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SECURITY

Hack Your Phone (Part 2)

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“Multi-device ROMs represent the best starting point for the new user”

The other issue that you should be aware of is that a rooted phone will no longer receive over-the-air updates from the manufacturer. Since custom ROMs based on the updated version will be available almost instantly, however, this won't inconvenience you.

Description: A new ROM can change the look
A new ROM can change the look

So you're ready to flash your ROM. The question now is where you find them, and which one should you choosing. ROMs are generally split into two groups. There are those based on AOSP (the Android Open Source Project) and present a 'pure' version of the Android experience; and there are those that are device specific, based on the device's own ROM, but tuned or streamlined for a particular purpose.

Using an HTC phone as an example, the first kind of ROM here would remove the HTC Sense U1 and all of its software and widgets, while the second would keep Sense but maybe remove some of the extra apps, or perhaps bring over some of the features of a new version of Sense to an older HTC device. This is crucial to your choice of ROM: do you want to keep and enhance the existing software on your phone, or do you want to remove it altogether?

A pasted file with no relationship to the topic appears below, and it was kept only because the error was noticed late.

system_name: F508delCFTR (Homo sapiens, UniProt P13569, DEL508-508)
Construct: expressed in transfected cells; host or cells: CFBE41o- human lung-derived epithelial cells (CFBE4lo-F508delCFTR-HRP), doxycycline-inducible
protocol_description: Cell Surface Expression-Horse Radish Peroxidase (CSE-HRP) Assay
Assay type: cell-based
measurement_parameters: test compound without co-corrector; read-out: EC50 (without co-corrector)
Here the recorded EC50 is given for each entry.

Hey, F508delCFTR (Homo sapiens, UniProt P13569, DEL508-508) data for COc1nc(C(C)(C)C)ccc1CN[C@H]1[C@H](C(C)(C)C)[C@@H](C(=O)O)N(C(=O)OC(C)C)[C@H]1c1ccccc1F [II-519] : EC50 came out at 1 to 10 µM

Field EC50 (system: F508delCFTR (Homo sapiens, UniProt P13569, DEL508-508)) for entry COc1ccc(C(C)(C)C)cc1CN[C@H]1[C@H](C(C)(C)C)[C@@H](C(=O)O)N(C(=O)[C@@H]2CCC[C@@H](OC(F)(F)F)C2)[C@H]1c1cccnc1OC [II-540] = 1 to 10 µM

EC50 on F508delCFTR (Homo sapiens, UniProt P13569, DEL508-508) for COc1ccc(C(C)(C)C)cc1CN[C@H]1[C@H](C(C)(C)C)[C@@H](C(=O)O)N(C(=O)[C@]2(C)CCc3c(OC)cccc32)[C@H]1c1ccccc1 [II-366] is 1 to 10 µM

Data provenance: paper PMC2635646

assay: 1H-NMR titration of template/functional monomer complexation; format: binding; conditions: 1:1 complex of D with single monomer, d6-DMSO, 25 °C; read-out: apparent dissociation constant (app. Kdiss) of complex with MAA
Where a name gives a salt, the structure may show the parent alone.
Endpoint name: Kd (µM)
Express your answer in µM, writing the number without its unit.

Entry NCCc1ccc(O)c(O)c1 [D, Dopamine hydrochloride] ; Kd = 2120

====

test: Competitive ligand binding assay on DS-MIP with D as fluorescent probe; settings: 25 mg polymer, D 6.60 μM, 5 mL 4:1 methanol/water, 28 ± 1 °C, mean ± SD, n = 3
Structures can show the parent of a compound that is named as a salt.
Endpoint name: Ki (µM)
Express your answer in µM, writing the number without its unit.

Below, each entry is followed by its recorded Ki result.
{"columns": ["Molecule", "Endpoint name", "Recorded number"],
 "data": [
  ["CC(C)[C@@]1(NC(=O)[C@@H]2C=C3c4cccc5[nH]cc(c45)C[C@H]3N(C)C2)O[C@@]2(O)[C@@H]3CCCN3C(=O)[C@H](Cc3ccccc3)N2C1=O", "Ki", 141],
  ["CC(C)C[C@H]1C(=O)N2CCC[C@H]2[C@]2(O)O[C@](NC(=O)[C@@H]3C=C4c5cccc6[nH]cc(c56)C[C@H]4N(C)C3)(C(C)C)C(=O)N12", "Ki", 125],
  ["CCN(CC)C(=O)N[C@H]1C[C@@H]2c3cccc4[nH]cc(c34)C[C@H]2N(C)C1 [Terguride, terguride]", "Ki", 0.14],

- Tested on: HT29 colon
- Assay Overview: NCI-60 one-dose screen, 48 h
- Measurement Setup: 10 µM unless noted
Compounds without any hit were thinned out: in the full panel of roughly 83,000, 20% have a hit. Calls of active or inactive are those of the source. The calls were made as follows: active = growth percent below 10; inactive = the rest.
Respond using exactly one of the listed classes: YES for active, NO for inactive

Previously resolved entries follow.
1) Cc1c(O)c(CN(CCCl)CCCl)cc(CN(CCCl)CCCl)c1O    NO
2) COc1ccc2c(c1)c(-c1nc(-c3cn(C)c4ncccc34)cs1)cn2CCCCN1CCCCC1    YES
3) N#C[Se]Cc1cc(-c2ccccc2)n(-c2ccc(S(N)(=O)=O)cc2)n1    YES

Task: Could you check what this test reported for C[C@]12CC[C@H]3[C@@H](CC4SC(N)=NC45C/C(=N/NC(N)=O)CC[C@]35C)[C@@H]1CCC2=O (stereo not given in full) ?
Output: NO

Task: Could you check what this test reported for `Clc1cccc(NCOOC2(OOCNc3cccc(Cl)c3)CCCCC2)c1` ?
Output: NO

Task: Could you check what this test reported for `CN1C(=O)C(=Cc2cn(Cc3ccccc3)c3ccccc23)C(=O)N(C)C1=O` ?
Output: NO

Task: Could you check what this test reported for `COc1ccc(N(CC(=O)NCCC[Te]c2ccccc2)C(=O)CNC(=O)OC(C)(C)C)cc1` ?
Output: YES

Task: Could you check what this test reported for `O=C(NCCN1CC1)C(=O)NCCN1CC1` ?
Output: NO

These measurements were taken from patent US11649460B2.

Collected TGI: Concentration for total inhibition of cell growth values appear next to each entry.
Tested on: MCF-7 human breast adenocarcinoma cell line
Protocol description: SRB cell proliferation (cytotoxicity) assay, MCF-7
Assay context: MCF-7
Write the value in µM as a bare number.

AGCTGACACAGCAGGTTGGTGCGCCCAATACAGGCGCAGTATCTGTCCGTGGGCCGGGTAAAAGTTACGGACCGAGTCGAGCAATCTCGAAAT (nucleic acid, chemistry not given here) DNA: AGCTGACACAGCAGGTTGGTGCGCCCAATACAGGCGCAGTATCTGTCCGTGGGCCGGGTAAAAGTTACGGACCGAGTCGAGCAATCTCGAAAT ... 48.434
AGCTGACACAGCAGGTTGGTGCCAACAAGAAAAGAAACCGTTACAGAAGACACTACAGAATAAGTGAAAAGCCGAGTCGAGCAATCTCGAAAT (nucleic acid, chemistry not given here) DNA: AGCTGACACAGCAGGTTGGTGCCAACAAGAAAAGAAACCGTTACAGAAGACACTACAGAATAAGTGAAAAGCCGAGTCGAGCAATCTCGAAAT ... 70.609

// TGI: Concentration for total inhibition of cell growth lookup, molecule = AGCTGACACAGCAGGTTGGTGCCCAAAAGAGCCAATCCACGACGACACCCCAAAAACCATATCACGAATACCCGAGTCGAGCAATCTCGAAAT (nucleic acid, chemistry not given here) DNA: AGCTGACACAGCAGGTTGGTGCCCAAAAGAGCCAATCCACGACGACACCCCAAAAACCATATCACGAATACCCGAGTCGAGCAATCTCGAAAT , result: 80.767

As a general rule, replacing the manufacturer's software with a Vanilla version of Android delivers a noticeable speed boost, but you should remember that it can cost you a few features as well. The camera app in the HTC One series, for instance, is regarded as the best camera software in any phone, but you will no longer have it if you remove HTC Sense. It's likely that you'll find yourself trying several ROMs before you settle on one that you are most happy with.

Description:  Using an HTC phone as an example, the first kind of ROM here would remove the HTC Sense U1 all of its software and widgets

Using an HTC phone as an example, the first kind of ROM here would remove the HTC Sense U1 all of its software and widgets

There are many sources online for ROMs. The forums at xda-developers.com are the primary source, with sections dedicated to virtually every handset. Most ROMs are designed for specific handsets, but there are a few that are widely available for multiple devices, including CyanogenMod, AOKP and MIUI, and if you choose those you'll find websites specific to their development (and community forums providing support).

These multi-device ROMs represent the best starting point for the new user, and also the best place to go for a day-to-day ROM that you can install and then largely forget about. They have the largest user base and usually deliver the best balance between performance and stability. CyanogenMod, Oxygen and AOKP (Android Open Kang Project) are stock Android builds that are largely stripped back in terms of apps and features, but have large numbers of options for those that want to configure and tweak their phones. Modaco Custom ROMs (MCR) are based on a device's official ROM - so you'd keep Sense on an HTC device, or TouchWiz on a Samsung one - but are tweaked and optimized for best performance. Through the forum at www.modaco.com you can also customize which apps are included.

Another major ROM suitable for general day-to-day use is MIU1. This represents a significant departure from the normal look and feel of Android, with completely redesigned icons (and support for skinning) and even the removal of the traditional home screens and apps panel paradigm, replacing it with a series of home screens onto which all your stuff goes, much like on an iPhone. It's a very popular ROM, but one that tends to polarize opinion among those that try it.